Was Jesus Confused?

“When Jesus heard it, He said, “This sickness will not end in death but is for the glory of God, so that the Son of God may be glorified through it.” (John 11:4 HCSB)

“So Jesus then told them plainly, “Lazarus has died.” (John 11:14 HCSB)

In the space of ten verses, Jesus tells his disciples that Lazarus’s sickness will not end in death, and that Lazarus has died.  Was he confused?  Was he not telling the truth?  Was he surprised when he raised Lazarus from the dead?

We know after we read the whole incident that both Jesus’ statements were true, Lazarus’s illness would not end in death, and Lazarus had indeed died.  At the time he spoke them, no doubt the disciples would have been asking each other, “didn’t he just tell us that Lazarus wouldn’t die? Now he says that he is dead.  What’s up with that?”

There are a couple of takeaways from this point:

  1. Jesus spoke some things which were at the time (and even now are to us) confusing and difficult to comprehend.  Just because we do not comprehend them, and just because we cannot see how they make sense, and just because they sometimes appear to be contradictory to other things that he said, does not mean that they are not true.  We need to be patient and wait for all things to be accomplished before we weigh in on whether or not what Jesus said or did [or for that matter what Scripture says] has been fulfilled or accomplished or come to pass.  Sometimes we just don’t have all the facts and all of the knowledge.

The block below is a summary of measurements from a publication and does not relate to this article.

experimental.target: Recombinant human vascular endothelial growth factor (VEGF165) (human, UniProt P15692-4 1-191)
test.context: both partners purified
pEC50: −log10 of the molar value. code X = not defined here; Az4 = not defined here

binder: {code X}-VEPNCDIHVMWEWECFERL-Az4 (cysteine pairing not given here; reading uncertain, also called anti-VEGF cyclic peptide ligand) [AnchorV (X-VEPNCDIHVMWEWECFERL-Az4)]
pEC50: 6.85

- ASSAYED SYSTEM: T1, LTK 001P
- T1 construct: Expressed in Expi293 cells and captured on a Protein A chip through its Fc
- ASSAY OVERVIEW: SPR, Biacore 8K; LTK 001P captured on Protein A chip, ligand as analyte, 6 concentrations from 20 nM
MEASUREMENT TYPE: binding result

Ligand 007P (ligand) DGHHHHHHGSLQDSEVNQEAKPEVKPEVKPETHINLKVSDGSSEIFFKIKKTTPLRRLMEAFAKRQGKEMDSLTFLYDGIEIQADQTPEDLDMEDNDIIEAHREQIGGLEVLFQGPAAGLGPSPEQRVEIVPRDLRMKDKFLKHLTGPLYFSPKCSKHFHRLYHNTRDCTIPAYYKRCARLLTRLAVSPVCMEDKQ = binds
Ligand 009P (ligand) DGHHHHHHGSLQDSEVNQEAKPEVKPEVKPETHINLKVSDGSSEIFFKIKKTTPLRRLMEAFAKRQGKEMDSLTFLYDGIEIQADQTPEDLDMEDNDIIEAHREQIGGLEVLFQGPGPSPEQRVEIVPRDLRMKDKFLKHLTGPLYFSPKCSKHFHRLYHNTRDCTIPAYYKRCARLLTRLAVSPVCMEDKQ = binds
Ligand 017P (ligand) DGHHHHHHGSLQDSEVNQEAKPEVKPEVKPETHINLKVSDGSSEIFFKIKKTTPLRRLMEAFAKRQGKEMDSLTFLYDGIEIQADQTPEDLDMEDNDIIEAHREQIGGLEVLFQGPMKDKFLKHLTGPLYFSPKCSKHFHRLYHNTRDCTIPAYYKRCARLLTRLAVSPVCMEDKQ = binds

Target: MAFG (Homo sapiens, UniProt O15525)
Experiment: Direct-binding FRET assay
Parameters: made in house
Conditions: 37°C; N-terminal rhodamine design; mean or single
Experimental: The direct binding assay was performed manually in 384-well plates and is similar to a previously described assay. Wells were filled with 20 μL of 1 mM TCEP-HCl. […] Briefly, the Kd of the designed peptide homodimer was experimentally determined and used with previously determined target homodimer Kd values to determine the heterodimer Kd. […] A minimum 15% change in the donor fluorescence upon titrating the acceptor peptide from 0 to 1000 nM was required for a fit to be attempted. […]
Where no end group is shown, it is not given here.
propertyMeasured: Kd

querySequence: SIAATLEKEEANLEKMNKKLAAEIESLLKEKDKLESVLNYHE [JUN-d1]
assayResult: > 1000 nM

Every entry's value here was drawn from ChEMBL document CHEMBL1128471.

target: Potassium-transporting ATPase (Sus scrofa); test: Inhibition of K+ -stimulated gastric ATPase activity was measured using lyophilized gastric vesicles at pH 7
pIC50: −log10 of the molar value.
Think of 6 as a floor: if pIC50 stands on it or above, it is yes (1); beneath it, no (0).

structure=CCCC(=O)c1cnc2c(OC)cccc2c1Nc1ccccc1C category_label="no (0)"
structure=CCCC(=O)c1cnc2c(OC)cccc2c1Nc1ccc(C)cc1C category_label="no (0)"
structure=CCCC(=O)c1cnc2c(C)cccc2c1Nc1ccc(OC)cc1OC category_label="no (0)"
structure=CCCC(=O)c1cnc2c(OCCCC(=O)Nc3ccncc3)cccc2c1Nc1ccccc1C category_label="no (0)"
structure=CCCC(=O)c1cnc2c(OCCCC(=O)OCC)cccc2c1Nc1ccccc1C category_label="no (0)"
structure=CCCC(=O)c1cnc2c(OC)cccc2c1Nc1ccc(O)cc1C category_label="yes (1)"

2. One of the things that strikes me about this passage is that there is this sense throughout the whole passage that something crazy is going to happen.  From vs. 4 when Jesus says that this one incident has been designed for the glory of God, to the ensuing discussion with his disciples, to his encounter with Martha, to the amazing moment when he stands before the tomb of a guy who has been dead for four days! and says, “Lazarus, come forth,” there is the sense in the text that we are witnessing something never before seen or done, and of course we are correct.  This whole episode is inconceivable—apart from Jesus having the power to speak words and raise a man from the dead.
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